Here’s the good news: According to a new international study, school districts can substantially improve student performance in as little as six years, whether they’re located in Brazil or Boston, Latvia or Long Beach.
“How the World’s Most Improved School Systems Keep Getting Better,” a new longitudinal report from McKinsey & Co., looked at how schools in 17 diverse nations improved the educational outcomes for their students over periods ranging from four to more than 25 years. In addition, the researchers looked at the school districts in Boston and Long Beach, Calif., and a charter school network. The report found common strengths in all the systems, despite the considerable diversity in such things as size, culture, and resources.
That’s the good news. The more difficult news is this: These countries and the individual school districts are, by and large, exceptions. Elsewhere throughout the world schools are experiencing “a lot of stagnation, a lot of inertia,” co-author Mona Mourshed said Dec. 7 at a conference in Washington, D.C., to discuss the report.
As if to underscore that point for the United States, the results of the international PISA tests (Program for International Student Assessment) were released coincidentally the same day, and they showed that while the science performance of U.S. student climbed to near the middle of the pack of the nation surveyed, math achievement remained in 25th place overall (or 17th place in statistically significant numbers) out of 34 nations.
“The brutal truth is, our country is nowhere where it needs to be educationally,” Secretary of Education Arne Duncan said at the conference.
“The only thing our children lead the world in is self-confidence,” he added. “We’re Number One in self-confidence. We’re 25th in math. There’s a massive disconnect there.”
But the McKinsey report showed that — regardless of differences in wealth, political systems, educational structure, culture, and a host of other factors that distinguish educational practices around the world — school system can improve dramatically by implementing six interventions. These “clusters of interventions” have more to do with the process of educating students than either the resources available to the system or its structure and are valid whether a school system moved from “poor” to “fair,” (including Chile, Jordan, Armenia), fair to “good,” (England, Latvia, Boston, and Long Beach), good to “great” (Singapore and South Korea.), or great to “excellent” (Finland).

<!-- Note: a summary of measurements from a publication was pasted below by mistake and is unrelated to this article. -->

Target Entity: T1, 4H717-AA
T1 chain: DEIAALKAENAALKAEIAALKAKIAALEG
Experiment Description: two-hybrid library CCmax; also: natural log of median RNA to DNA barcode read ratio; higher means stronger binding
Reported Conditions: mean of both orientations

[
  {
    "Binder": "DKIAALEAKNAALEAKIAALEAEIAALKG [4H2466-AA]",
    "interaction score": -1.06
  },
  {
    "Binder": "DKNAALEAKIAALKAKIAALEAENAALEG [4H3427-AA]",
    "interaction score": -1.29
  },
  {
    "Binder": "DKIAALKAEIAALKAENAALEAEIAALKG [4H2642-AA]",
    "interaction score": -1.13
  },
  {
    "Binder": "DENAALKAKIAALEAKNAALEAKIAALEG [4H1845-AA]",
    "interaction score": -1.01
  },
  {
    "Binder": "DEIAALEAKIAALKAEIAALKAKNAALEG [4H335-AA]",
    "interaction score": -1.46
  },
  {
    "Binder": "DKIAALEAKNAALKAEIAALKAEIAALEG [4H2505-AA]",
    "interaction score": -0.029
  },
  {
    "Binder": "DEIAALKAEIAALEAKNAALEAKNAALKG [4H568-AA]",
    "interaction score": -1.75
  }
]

However, the particular cluster of interventions that get schools from, for example, poor to fair as opposed to good to great, are very different.
“What made you successful in the last journey will not make you successful in the next performance journey,” Mourshed said.
Highly prescriptive curriculum and accountably systems may be effective for improving very low-performing school systems, but the top performing ones achieve their gains through giving schools and teachers more autonomy. For example, school systems moving from poor to fair dedicated 54 percent of their professional development interventions to technical skill training, 38 percent to coaching, and nothing to peer collaboration, the report said. At the other end of the spectrum, Finland, the system moving from great to excellent, dedicated 25 percent of its intervention to technical skills, 18 percent to coaching, and 14 percent to peer collaboration.
Even more dramatic were the differences in accountability systems. The poor-to-fair systems were heavily reliant on standardized assessments — 85 percent of their evaluation interventions compared to just 29 percent for great-to-excellent system. The lowest group dedicated virtually no resources to school and teacher self-evaluations, compared with 42 percent for the highest performing system.
NSBA Executive Director Anne L. Bryant said one critical component of reform is having the kind of community support that effective school boards and administrative teams provide.
Randi Weingarten, president of the American Federation of Teachers, said during the conference that the results underscore the need for “a culture of collaboration” in schools. In these high-performing schools, she added, principals ask: “‘What do you need to do your job?’ Not If you don’t do this, you will be fired.’”
Duncan underscored the importance of community support and added that another key component is the involvement of — and high expectations of — parents. He recalled that he and President Obama were recently talking to the president of South Korea when Obama asked him about his biggest challenges.
“My biggest challenges are — my parents are too demanding,” he replied.
“We laughed,” Duncan recalled. “But we also winced.”